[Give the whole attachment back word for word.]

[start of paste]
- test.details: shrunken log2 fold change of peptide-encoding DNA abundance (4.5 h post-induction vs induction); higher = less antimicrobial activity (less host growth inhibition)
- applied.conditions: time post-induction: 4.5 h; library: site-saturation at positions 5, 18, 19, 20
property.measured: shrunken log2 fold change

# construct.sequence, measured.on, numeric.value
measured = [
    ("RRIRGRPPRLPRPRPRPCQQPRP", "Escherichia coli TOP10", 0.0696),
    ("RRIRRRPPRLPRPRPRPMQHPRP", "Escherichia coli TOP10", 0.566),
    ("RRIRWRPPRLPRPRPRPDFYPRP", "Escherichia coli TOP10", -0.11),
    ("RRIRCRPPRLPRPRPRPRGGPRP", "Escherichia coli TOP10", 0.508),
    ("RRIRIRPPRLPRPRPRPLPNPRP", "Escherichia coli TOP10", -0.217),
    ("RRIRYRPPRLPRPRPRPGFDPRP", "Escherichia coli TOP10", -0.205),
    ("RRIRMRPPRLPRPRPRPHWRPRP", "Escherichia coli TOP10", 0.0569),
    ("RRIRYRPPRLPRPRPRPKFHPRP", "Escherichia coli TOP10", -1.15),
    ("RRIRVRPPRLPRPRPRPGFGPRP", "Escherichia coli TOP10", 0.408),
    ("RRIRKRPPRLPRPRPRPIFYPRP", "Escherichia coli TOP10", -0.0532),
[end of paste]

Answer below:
- test.details: shrunken log2 fold change of peptide-encoding DNA abundance (4.5 h post-induction vs induction); higher = less antimicrobial activity (less host growth inhibition)
- applied.conditions: time post-induction: 4.5 h; library: site-saturation at positions 5, 18, 19, 20
property.measured: shrunken log2 fold change

# construct.sequence, measured.on, numeric.value
measured = [
    ("RRIRGRPPRLPRPRPRPCQQPRP", "Escherichia coli TOP10", 0.0696),
    ("RRIRRRPPRLPRPRPRPMQHPRP", "Escherichia coli TOP10", 0.566),
    ("RRIRWRPPRLPRPRPRPDFYPRP", "Escherichia coli TOP10", -0.11),
    ("RRIRCRPPRLPRPRPRPRGGPRP", "Escherichia coli TOP10", 0.508),
    ("RRIRIRPPRLPRPRPRPLPNPRP", "Escherichia coli TOP10", -0.217),
    ("RRIRYRPPRLPRPRPRPGFDPRP", "Escherichia coli TOP10", -0.205),
    ("RRIRMRPPRLPRPRPRPHWRPRP", "Escherichia coli TOP10", 0.0569),
    ("RRIRYRPPRLPRPRPRPKFHPRP", "Escherichia coli TOP10", -1.15),
    ("RRIRVRPPRLPRPRPRPGFGPRP", "Escherichia coli TOP10", 0.408),
    ("RRIRKRPPRLPRPRPRPIFYPRP", "Escherichia coli TOP10", -0.0532),